This year’s voting process has already experienced more turmoil than most previous elections. In response, the Democratic Party of Arkansas (DPA) announced Friday that it created a voter protection hotline.
Concerns about the coronavirus triggered a significant increase in requests for absentee ballots. In Pulaski county alone, around 22,000 absentee ballot requests have been processed. Accusations and fears over attempts at voter suppression across the country have made national headlines. Hannah Burdette, who oversees the hotline (501.299.5589) for the DPA, said these are some reasons an Arkansas-specific hotline is needed.
"Because of escalated concerns generally in the voting process, people may have a lot more questions and they may need more support this election cycle than ever before. So, that's really what prompted this hotline," Burdettte said. "Because we know that Arkansans may be a little bit more nervous going to the polls this year and we want to make sure that everyone can safely and fairly cast their ballots."
Burdette says over 150 attorneys, law students and other volunteers from around the state will be available to answer questions or address concerns. The hotline will be staffed during the hours the polls are open, including during early voting, which begins Monday.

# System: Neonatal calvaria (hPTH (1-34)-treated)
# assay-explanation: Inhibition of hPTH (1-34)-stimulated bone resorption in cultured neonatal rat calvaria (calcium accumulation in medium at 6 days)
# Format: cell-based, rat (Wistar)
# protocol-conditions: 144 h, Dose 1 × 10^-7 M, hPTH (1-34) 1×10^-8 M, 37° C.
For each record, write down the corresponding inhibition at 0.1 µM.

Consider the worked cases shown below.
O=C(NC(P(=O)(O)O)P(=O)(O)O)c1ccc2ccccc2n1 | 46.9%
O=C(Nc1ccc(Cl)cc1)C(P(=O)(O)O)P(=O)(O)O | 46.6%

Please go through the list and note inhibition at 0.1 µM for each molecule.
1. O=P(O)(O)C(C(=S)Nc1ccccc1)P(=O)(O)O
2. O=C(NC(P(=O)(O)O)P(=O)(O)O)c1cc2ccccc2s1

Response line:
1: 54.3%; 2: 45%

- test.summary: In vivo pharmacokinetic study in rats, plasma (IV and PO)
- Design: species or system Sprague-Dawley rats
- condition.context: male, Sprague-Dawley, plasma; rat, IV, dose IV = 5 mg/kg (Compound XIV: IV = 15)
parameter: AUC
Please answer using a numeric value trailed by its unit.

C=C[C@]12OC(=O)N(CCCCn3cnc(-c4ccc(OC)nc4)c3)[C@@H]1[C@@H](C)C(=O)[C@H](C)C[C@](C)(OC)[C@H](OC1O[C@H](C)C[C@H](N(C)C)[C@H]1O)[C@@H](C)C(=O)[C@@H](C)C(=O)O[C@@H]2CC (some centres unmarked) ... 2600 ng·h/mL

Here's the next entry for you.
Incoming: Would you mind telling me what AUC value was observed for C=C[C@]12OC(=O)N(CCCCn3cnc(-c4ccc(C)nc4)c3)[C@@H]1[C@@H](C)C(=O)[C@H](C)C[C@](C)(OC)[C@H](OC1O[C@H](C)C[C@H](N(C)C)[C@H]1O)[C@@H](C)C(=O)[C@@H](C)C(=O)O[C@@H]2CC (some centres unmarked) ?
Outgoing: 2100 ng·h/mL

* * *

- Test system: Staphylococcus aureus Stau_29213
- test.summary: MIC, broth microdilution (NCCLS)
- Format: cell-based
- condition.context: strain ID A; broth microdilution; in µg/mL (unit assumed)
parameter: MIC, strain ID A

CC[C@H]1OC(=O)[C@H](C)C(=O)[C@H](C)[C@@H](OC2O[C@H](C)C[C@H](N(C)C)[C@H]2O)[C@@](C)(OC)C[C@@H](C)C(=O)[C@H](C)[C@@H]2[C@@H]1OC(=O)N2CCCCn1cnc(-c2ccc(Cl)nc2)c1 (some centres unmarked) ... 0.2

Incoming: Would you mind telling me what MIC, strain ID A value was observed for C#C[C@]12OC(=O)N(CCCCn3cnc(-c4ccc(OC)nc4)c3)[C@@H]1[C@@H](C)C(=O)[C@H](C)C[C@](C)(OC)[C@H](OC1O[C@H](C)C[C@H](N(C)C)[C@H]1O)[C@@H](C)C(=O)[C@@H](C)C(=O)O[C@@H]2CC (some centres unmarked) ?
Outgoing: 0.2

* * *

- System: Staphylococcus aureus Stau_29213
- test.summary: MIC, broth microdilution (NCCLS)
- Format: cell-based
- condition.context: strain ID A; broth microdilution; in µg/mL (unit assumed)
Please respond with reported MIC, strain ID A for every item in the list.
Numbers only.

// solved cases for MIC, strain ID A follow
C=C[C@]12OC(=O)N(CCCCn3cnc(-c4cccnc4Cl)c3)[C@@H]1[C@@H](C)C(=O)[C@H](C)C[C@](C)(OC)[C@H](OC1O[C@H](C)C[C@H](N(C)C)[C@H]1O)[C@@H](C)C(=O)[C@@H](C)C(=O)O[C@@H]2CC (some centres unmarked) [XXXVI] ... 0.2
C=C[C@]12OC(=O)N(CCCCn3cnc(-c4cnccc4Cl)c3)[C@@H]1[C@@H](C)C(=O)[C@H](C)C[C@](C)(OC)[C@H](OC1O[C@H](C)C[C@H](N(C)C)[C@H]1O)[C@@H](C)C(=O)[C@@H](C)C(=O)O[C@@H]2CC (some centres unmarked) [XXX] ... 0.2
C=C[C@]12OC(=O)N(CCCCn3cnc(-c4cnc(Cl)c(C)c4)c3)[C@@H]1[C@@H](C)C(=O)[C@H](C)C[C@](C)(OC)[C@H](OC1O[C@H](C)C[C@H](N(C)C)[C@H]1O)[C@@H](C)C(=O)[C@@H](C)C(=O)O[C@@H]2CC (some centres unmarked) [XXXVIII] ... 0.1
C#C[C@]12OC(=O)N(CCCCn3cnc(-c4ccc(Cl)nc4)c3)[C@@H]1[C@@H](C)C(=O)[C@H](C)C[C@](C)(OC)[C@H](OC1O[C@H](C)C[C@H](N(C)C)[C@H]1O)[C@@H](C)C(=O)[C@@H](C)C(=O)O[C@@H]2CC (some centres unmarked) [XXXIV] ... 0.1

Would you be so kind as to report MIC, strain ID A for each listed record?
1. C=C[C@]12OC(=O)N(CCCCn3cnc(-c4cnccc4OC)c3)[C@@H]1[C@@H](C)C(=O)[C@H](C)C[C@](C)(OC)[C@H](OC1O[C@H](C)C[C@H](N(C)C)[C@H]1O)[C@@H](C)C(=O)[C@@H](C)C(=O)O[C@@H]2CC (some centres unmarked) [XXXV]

"The Democratic Party and the hotline operators truly are not concerned about how you cast your ballot or who it is that you're voting for. We want to make sure that every single eligible voter in Arkansas is able to safely and freely vote, so whether you are a Democrat, Republican, or Independent, you can call us, and we will help," Burdette said.
The DPA is also hosting trainings for poll watchers who can report irregularities at the polls or answer questions from voters. According to Burdette, state law requires poll watchers be authorized by one of the state's political parties, by a candidate, or by a ballot initiative campaign, so all poll watchers and hotline volunteers have been authorized by the DPA.
The American Civil Liberties Union uses a similar national hotline to answer voters' questions about when and how to vote and to track incidents of voter intimidation and ballot denial.
In an email, spokesman for the Republican Party of Arkansas Seth Mays, said, "The Republican Party of Arkansas wants every vote to count, and every vote to be a legal vote."